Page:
Avoid Being an Investment Collector

MARCH 25, 2015
James M. Dahle, MD, FACEP
A frequent mistake I see physicians and even their advisors make is that they become “investment collectors.” A collector is someone who sees something they like, buys it, and places it on a shelf where it can be admired. The next time they’re at a flea market, garage sale, or boutique, and see something else they like, they also buy it and put it up on the shelf. Eventually, every flat space in the home and even the shed out back is filled with a hodgepodge collection of knickknacks that at one point struck the collector’s fancy.

While assisting a colleague concerned about underperforming investments recently, I was dismayed to learn that he, with the assistance of his apparently highly qualified, fee-only advisor, had assembled a collection of investments rather than a well thought out portfolio. The portfolio was divided into 2 parts- his 401(k) and his IRA, and making matters worse, the investments did not seem to take into account any of his spouse’s retirement investments or his other assets. The 401(k) consisted of 12-15 different mutual funds of various types. Many of the fund expense ratios were far too high, many of the investment strategies were questionable at best, and there was a great deal of overlap between the various investments. The IRA also had 12-15 different mutual funds of various types. Despite the ease of doing so, none of the specific investments were the same in both accounts, despite being invested in the same asset class. The IRA funds also all had a very high expense ratio of around 1%, not counting the advisory fee.

I asked my colleague if he had a written investment plan or asset allocation. There was no such plan, at least that he knew about. The advisor had also placed him into a variable annuity. While it wasn’t the worst variable annuity I had ever seen (and thankfully had no surrender charge), my colleague had no idea why he owned it. The issue was that he had a collection of investments, but no coherent investing plan.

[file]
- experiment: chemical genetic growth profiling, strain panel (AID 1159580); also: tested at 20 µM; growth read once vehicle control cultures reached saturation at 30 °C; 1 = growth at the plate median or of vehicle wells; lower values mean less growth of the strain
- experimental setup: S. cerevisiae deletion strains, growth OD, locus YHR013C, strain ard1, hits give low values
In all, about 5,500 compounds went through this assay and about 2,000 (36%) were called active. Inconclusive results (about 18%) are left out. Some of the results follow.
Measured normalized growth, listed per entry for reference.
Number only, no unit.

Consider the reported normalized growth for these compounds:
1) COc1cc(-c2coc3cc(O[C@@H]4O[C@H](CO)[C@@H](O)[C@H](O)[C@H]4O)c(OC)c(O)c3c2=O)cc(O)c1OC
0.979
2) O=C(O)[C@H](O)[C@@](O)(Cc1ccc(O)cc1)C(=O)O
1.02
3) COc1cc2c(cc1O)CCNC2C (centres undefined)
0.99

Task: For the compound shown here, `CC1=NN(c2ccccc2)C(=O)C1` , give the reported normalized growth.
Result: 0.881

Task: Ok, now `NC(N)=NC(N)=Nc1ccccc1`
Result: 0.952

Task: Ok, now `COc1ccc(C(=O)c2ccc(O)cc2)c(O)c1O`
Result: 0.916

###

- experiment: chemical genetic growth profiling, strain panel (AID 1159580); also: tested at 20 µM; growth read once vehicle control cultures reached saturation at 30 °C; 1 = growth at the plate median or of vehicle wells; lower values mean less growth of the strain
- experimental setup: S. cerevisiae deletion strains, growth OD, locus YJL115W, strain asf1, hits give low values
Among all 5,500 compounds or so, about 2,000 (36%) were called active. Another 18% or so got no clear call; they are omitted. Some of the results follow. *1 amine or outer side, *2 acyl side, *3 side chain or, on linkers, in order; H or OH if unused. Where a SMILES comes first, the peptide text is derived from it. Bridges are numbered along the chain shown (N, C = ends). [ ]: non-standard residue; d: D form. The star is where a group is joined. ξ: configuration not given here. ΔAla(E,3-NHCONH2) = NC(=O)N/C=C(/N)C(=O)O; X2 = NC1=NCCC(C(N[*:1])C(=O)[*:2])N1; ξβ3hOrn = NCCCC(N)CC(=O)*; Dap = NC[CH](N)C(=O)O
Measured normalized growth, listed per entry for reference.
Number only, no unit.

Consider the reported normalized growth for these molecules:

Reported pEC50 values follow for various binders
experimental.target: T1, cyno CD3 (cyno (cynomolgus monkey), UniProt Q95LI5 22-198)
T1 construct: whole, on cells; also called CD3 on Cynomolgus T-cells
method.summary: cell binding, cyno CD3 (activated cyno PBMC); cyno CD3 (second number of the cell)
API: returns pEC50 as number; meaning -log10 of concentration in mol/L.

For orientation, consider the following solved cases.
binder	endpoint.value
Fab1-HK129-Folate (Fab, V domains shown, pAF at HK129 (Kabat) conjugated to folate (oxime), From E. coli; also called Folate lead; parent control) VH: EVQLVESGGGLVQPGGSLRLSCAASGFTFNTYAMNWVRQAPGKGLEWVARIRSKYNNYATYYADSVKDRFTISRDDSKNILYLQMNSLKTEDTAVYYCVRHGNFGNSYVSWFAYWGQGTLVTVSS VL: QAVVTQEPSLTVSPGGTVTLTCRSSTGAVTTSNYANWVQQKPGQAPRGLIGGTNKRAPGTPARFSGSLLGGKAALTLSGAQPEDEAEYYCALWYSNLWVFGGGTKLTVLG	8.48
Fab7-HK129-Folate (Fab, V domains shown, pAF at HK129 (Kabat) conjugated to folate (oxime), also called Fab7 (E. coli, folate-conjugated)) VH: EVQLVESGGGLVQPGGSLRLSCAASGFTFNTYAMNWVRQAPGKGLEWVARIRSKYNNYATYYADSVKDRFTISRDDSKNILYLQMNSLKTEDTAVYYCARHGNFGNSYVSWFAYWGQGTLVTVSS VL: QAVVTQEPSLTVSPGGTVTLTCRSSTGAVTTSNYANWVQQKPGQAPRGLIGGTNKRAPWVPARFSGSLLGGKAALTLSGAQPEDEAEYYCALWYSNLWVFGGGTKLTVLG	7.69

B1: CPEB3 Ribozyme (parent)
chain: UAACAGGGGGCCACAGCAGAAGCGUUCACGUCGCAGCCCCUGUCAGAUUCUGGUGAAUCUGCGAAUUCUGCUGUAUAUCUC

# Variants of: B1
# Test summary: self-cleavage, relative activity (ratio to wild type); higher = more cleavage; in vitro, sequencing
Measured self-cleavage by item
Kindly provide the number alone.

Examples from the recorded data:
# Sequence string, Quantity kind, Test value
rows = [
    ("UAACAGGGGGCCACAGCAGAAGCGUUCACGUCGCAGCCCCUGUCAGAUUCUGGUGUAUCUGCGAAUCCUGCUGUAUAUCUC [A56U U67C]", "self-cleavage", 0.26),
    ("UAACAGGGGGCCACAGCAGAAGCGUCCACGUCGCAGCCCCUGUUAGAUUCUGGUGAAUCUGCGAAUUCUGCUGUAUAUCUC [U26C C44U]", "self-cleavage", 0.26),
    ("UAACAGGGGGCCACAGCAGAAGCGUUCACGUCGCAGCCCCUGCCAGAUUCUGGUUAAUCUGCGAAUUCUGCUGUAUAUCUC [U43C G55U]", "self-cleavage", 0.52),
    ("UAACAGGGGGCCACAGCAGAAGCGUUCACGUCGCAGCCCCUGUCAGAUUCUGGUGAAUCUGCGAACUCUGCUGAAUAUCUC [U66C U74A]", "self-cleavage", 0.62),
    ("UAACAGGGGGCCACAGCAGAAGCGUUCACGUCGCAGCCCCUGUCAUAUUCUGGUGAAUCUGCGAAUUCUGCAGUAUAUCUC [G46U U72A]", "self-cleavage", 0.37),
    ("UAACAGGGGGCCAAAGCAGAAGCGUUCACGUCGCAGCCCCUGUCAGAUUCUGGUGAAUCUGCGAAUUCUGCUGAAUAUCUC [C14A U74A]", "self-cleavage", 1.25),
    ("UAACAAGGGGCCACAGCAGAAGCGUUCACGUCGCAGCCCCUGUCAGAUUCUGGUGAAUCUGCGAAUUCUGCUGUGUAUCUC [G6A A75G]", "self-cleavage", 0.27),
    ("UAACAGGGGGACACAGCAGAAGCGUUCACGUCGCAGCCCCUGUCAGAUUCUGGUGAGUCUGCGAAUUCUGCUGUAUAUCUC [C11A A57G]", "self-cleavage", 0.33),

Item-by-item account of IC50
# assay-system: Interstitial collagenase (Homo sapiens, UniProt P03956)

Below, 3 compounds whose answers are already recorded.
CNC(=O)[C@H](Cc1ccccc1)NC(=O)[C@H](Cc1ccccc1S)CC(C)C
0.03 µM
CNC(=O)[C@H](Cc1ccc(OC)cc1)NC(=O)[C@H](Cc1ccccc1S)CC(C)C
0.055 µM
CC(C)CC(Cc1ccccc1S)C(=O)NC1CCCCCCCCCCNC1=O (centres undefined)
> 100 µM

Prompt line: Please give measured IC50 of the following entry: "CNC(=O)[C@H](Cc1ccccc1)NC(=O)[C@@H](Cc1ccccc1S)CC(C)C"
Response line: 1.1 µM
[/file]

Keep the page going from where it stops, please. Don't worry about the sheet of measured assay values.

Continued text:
I have seen similar portfolios where an investor owns dozens of individual stocks, bonds, mutual funds, ETFs, annuities and the like without any rational underlying investment philosophy. Sometimes the reason is they have mistaken a commissioned salesman for an advisor. Sometimes the reason is that the investor or his advisor has been engaging in the deleterious practice of performance chasing (buying what has done well recently without regard to its prospects going forward). But most often, it is simply that investments were selected prior to designing a proper asset allocation.

Successful portfolio design is simply not that complicated, especially in a situation such as the one my colleague was in where all of his assets were inside tax-protected accounts and he could choose from essentially any publicly-traded investment in the world. A reasonable portfolio should contain 3 to 10 asset classes. Each of those asset classes can be fulfilled with a single investment. In fact, in my colleague’s case, he could simply buy a low-cost fund of funds, such as the Vanguard Life Strategy Moderate Growth fund in both accounts and be done. Are there some good reasons to consider making things a little more complicated? Sure, but he hardly needs 25-30 different investments for his relatively straightforward portfolio.

Successful portfolio design relies on a few key principles.

Appropriate Amount of Risk

The first principle is that the investor should be taking on an appropriate amount of compensated risk. As a general rule, taking a higher amount of appropriately compensated risk should lead to a higher return over the long run. A younger investor, further from his financial goals, should generally be taking more risk than an investor on the verge of retirement. A portfolio of 100% CDs or a portfolio of 100% small value stocks is likely not appropriate for either investor. However, a portfolio composed of 25% stocks and 75% bonds may be appropriate for the older investor, but is probably completely inadequate for the younger one.



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